Following the
Electronics Example

Thanks to wafer-scale technology, electronics have successfully driven down cost per transistor for many decades. This allowed the world to enjoy chips that every generation became smaller and provided exponentially more computing power for the same amount of money.

This scale-up process is how everyone now has a computer processor in their pocket that is millions of times more powerful than the most advanced computers of the 1960s that landed men on the moon.

Electronics manufacturing ecosystems

It’s Photonics’ Turn to Scale Up

This progress in electronics integration is a key factor that brought down the size and cost of coherent transceivers, packing more bits than ever into smaller areas. However, photonics has struggled to keep up with electronics, and now the optics dominate the optical transceiver’s cost. If the transceiver cost curve does not continue to decrease, it will be difficult to achieve the goal of making coherent technology more accessible across the entire optical network.

Key Challenges

  • Photonic devices must reach manufacturing volumes in the millions to become more affordable
  • Photonics packaging needs to become more compatible with electronics packaging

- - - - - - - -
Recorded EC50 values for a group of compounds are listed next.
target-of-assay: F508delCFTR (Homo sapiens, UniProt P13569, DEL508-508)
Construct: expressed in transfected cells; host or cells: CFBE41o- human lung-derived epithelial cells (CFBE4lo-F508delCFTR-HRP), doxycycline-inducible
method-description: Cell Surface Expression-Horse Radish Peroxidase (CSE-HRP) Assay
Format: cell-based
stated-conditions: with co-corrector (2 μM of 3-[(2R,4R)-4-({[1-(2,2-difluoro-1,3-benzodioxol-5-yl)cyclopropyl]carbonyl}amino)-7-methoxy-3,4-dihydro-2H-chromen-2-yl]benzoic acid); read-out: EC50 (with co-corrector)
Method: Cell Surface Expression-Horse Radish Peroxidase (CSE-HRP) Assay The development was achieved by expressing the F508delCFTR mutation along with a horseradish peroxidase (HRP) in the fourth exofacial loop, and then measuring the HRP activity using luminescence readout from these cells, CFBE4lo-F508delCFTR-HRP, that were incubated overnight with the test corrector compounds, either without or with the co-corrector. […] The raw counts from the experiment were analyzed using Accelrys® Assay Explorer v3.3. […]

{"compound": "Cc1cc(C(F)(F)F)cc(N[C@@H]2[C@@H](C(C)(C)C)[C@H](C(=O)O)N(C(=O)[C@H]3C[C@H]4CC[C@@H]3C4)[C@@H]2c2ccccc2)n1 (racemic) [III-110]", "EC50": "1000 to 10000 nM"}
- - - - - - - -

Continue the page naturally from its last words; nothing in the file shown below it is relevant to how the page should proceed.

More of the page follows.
Taking Advantage of Electronic Ecosystems

To have photonics be as easy to use, widespread, and affordable as electronics, it must look like electronics in all senses. We need to buy it from a catalogue, have datasheets that work consistently, be able to solder it to a board, and integrate it easily with the rest of the product design flow.

Key Solutions

  • Use a fabless model that reduces the CAPEX required to scale up production. Work with trusted semiconductor fabs and packaging partners with experience providing the required production volumes. Read more about this here.
  • Make photonics chips that can survive soldering steps
  • Use electronic assembly methods (such as flip-chip bonding or BGA style packages) in photonic sub-assemblies.


Photonics technology needs to integrate more electronic functionalities into the same package. It needs to build optical integration and packaging support that plays by the rules of electronics. It needs to be built on a wafer-scale process that can produce millions of chips in a month. When we can show the market that Indium phosphide photonics can be as easy to use as electronics, that will trigger a revolution in the use of photonics worldwide.